2023 Rankings: Who has the Most Powerful Passport?

As we begin the new year, the latest Henley Passport Index results provide fascinating insights into a planet marked by remarkable upheaval, as well as a compelling glimpse at what lies ahead. For the sixth year in a row, Japan tops the index, which is based on unique data from the International Air Transport Association (IATA) and rates all 199 passports in the world based on the number of destinations their holders can visit without a visa.

Japanese people can now visit 193 of 227 visa-free places, while South Korean and Singapore citizens, who are tied for second place, have a visa-free/visa-on-arrival score of 192. Germany and Spain tie for third place, with visa-free travel to 190 places globally. The United Kingdom and the United States remain in sixth and seventh place, with scores of 187 and 186, respectively, and appear increasingly unlikely to reclaim the top rank they shared nearly a decade ago.

Afghanistan remains firmly at the bottom of the Henley Passport Index, with a score of just 27 — 166 fewer visa-free locations than Japan – the index’s 18-year-long largest global mobility deficit. Dr. Christian H. Kaelin, Chairman of Henley & Partners, said the firm’s latest research into the link between visa-free travel and global economic access unpacks what passport power means in tangible financial terms. “A better measure of economic mobility and fiscal opportunity given by passports for global citizens is the percentage share of global GDP accessible to them visa-free. Our most recent research into how much global economic access each passport provides is a useful tool for investors and provides new insight into the world’s growing inequality and wealth discrepancy.”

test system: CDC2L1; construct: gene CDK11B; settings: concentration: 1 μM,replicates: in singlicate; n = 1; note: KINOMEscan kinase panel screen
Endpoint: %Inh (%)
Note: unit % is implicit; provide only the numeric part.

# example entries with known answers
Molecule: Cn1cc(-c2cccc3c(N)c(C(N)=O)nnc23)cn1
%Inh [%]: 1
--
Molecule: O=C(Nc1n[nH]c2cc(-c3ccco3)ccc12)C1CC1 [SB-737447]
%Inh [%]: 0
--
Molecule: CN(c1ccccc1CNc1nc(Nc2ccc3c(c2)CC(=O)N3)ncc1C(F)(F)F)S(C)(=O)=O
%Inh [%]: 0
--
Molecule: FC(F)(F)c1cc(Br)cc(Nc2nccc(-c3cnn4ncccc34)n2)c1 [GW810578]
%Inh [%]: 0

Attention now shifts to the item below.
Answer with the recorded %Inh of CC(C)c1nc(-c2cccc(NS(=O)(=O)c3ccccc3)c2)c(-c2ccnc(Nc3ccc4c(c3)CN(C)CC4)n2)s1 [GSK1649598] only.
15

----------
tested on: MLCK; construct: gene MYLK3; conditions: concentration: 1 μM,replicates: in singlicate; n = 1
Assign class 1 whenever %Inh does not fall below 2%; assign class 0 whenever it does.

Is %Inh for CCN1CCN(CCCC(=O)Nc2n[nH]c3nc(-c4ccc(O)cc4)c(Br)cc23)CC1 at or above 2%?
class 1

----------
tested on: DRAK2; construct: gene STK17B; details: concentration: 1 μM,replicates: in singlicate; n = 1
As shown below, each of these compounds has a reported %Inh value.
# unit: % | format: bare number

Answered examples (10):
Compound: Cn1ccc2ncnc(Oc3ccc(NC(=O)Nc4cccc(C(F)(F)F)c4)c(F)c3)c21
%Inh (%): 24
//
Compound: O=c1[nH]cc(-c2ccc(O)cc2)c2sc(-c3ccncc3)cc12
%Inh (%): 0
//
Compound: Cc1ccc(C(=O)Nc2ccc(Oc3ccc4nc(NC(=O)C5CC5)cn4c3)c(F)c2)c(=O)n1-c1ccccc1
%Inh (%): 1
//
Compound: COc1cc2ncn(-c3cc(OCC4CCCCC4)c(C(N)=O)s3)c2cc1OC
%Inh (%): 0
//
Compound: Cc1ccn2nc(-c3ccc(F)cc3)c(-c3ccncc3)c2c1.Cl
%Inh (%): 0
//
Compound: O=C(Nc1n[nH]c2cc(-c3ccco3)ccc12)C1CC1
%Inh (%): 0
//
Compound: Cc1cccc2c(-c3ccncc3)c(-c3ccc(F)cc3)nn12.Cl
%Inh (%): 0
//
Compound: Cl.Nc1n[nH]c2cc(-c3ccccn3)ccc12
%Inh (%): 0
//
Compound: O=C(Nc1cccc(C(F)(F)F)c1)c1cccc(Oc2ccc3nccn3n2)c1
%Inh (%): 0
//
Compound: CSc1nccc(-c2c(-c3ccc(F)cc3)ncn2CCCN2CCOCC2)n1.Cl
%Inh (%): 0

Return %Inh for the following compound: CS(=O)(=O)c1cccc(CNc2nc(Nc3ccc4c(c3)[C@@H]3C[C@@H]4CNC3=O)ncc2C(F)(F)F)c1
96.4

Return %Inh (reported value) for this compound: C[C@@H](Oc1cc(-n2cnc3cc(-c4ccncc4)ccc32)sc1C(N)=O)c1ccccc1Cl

There is a direct relationship between passport strength and economic power.

On a global scale, the latest Henley & Partners report finds that only 6% of passports worldwide provide visa-free access to more than 70% of the global economy. Only 17% of countries provide visa-free travel to more than four-fifths of the world’s 227 destinations.


The Japanese passport allows visa-free travel to 85% of the world, yet these countries collectively account for a stunning 98% of the global economy (Japan’s GDP contribution is roughly 5%). In comparison, the Nigerian passport, which is at the bottom of the table, gives visa-free access to only 46 places (20% of the world), accounting for only 1.5% of the global GDP. The lowest-ranked Afghanistan passport allows visa-free travel to only 12% of the world and less than 1% of the global GDP.

Cross-country visa-free access to more stable economies, according to Dr. Areef Suleman, Director of Economic Research and Statistics at the Islamic Development Bank Institute, helps investors mitigate country- or jurisdiction-specific risks. “Greater access to the world’s economic production is generally good since it broadens the basket of products available to any individual. While this is also possible through international trade, physical access provides considerably more possibilities, including the usage of non-exportable services such as higher-quality education and healthcare.”

In terms of percentage of global GDP, the United States and China have the lion’s share, with 25% and 19%, respectively, but American passport holders can access an additional 43% of the world’s economic output visa-free, bringing their total to 68%, whereas Chinese passport holders can access only 7% visa-free, bringing their total to only 26% of global GDP.